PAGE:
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And the hits just keep on coming! Dateline: RIT, News hits, Podcasts

An old saying from top-40 radio, the phase in my headline applies as well to RIT news placements—“hits,” as we term them—in The Wall Street Journal.

Three weeks ago, I wrote about RIT getting three hits within a few days of each other in The Wall Street Journal. Well, chalk up another one. RIT public policy professor and job outsourcing expert Ron Hira recently took part in a one-on-one online debate, on WSJ.com, with an executive from Oracle Corp. about foreign-worker visas. You can hear some of Dr. Hira’s remarks on this week’s “Dateline: RIT – The Podcast.”

You’ll also hear comments from Frank Romano, professor emeritus from RIT’s College of Imaging Arts and Sciences, about a new Kodak-Xerox rivalry in the realm of digital printing, as well as his thoughts on how it affects the industry’s future. Dr. Romano was quoted in The Wall Street Journal article, “When Neighbors Become Rivals.” Hear him, plus John Follaco, Bob Finnerty and Vienna Carvalho with more RIT news and News & Events highlights, on the pod.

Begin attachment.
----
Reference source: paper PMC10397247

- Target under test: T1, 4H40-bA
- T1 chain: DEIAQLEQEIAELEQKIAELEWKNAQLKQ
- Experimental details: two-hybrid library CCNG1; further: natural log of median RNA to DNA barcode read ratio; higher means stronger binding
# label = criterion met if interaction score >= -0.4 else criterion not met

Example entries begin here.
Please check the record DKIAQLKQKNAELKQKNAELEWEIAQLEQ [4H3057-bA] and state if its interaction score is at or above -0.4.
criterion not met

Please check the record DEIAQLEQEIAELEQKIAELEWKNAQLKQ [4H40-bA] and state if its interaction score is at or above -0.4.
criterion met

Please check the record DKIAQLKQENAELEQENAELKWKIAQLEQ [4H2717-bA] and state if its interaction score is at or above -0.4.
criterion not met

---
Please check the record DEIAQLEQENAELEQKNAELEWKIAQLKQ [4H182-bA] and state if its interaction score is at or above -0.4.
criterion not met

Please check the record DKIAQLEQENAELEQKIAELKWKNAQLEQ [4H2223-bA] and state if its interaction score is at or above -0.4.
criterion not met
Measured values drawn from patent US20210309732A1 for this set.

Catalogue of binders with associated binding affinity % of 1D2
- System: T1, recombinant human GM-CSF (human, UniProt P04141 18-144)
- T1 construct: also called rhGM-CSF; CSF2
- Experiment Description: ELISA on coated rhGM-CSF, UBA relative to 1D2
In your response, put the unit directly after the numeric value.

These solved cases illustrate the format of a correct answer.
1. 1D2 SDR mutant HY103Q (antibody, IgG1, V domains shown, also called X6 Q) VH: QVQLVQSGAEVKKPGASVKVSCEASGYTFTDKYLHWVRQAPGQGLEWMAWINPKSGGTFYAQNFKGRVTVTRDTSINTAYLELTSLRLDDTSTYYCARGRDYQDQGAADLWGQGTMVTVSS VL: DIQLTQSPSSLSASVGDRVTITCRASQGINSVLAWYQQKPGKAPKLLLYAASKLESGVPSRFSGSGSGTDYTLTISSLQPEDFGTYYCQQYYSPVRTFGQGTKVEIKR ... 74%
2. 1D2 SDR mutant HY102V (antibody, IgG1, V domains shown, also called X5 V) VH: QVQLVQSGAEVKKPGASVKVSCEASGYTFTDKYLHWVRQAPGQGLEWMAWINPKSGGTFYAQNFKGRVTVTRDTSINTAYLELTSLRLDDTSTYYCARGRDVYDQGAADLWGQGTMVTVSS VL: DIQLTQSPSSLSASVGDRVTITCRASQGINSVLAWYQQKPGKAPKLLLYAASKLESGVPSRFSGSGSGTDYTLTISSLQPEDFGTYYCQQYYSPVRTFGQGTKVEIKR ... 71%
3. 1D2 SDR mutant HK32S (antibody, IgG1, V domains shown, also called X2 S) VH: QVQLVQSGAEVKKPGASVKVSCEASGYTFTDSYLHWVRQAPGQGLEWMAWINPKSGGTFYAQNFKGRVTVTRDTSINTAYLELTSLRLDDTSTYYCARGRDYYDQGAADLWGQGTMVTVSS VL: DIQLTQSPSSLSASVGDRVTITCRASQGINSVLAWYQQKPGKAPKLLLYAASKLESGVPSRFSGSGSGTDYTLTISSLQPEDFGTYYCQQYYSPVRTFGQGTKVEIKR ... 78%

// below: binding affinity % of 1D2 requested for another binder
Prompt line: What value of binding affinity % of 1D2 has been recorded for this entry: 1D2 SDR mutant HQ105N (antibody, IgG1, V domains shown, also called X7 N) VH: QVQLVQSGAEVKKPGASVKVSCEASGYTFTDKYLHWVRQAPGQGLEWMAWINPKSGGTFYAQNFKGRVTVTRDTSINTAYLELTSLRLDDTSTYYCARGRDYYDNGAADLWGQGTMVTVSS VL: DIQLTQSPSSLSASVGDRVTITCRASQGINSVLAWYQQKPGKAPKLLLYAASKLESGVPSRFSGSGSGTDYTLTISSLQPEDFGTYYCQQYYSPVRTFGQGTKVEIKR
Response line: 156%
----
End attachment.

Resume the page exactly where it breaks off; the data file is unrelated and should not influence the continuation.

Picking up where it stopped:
Have a great weekend!

  1. Justin Thorp
    Mar 25

    Mike, isn't "the hit" no longer relevant? It's all about the long tail because of the Web. People don't want hits that only apply to the lowest common denominator of what's mass-market popular.

  2. John Follaco
    Mar 26

    Justin, I'd tend to disagree with you. While the Web is huge, "the hit" is certainly still relevant—particularly when you're talking about The Wall Street Journal. It's true that newspaper circulation is declining, but more than 2 million people still read The Wall Street Journal's print edition. Plus, their readers are exactly the type of people who we'd like to have learn about RIT. It's still a bit premature to put The Wall Street Journal and "lowest common denominator" in the same sentence.

  3. Mike Saffran
    Apr 06

    Justin, sorry for my delayed response but I’ve just returned from a week and a half in Florida, where I literally “unplugged.” I was offline for a full week and didn’t read e-mail for a whopping 10 days (my longest ever stretch, and it felt great!).

    To your point about hits, notice that nowhere in my post did I infer that placements need be in the traditional print format. Dr. Hira’s debate took place online and, indeed, most newspapers run stories both online and in print. Plus, while in agreement with you about what I term the news media’s prevailing “flavor of the day” mentality, I have to side with John regarding The Wall Street Journal—it’s in the top tier of national newspapers.

    (Personally, on my vacation I found reading The Palm Beach Post daily to be a very, very nice change from the Democrat and Chronicle.)

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